To understand the transformational benefits in Dar es Salaam as a result of DARAJA, the project has deep-dived into the experiences of a few distinct stakeholders – Community leader, Municipal disaster coordinator and TMA.
For Husna Shechonge, a community leader from Dar es Salaam who has been involved with DARAJA right from the start to finish, it has been a transformative experience. Husna says that the weather information is now easily accessible as it’s sent via WhatsApp group messages and SMSs apart from TV and Radio. She particularly stresses that SMS has the added benefit of being able to review the information at any time (after it’s been received) she wants, in contrast to TV and Radio where she cannot rewind or ask them to repeat it at her convenience.
Pendo Alfred, the Kinondoni Municipal Disaster Coordinator, also prefers to access it through WhatsApp. The formal Government communication channel is through official letters which are delivered by post – this causes delay in communication, especially with regards to high-impact weather events. In contrast, accessing it through WhatsApp has been easier and quicker.
Community leader, Husna has typically used the five-days rolling forecast and occasionally the seasonal outlook for the rainy season to plan agricultural activities on the outskirts of Dar es Salaam – for example, which crop to cultivate based on its water requirements and the rainfall outlook. Husna recalls a specific instance during the project period where she took an action based on the forecast:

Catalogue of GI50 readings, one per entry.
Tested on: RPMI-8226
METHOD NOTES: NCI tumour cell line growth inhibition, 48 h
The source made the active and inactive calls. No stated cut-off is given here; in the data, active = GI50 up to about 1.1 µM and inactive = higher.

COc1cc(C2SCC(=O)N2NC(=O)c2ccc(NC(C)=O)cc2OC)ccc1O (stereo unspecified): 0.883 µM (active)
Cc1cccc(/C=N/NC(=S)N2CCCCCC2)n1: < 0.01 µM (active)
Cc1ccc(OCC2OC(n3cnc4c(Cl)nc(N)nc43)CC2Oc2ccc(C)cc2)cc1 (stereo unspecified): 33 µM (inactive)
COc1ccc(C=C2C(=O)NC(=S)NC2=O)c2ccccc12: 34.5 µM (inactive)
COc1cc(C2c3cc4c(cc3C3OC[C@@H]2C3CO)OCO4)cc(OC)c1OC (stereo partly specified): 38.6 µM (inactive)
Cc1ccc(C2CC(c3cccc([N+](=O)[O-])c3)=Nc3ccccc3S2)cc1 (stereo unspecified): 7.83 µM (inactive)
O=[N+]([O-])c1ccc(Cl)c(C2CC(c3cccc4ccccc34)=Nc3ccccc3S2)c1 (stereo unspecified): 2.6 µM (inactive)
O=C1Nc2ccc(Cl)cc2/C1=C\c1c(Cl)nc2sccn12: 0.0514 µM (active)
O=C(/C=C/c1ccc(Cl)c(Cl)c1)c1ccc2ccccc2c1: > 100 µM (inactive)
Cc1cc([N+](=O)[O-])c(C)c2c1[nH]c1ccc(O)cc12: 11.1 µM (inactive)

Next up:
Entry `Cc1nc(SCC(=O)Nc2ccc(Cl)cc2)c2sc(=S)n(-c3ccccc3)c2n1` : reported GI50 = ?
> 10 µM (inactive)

As Husna found value in these forecasts, she began sharing it with some of her fellow community members via WhatsApp, SMS and face-to-face interactions. In time, others found it to be very useful and more people from other settlements have been asking for this information.
Municipal Disaster Coordinator, Pendo uses this information in his work to inform the local communities and leaders on the types of actions to take before, during and after the upcoming weather events. Apart from using this information in his communications with the community, Pendo also shares this information with his colleagues, family and friends, generally via WhatsApp.
On the relationship between the community and TMA, Husna says that there is a visible change. She indicates that there is higher trust in the information from TMA and that the public service of meteorology has become more accessible to the community. Husna attributes a lot of these positive changes to DARAJA.
On the relationship between local Government institutions and TMA, Pendo says that now there is direct interaction with TMA. He suggests that this coordination could be improved to a level where the two institutions are planning interventions together.
TMA agrees with Municipal Disaster Coordinator, Pendo, that the interaction between the two institutions has increased through DARAJA.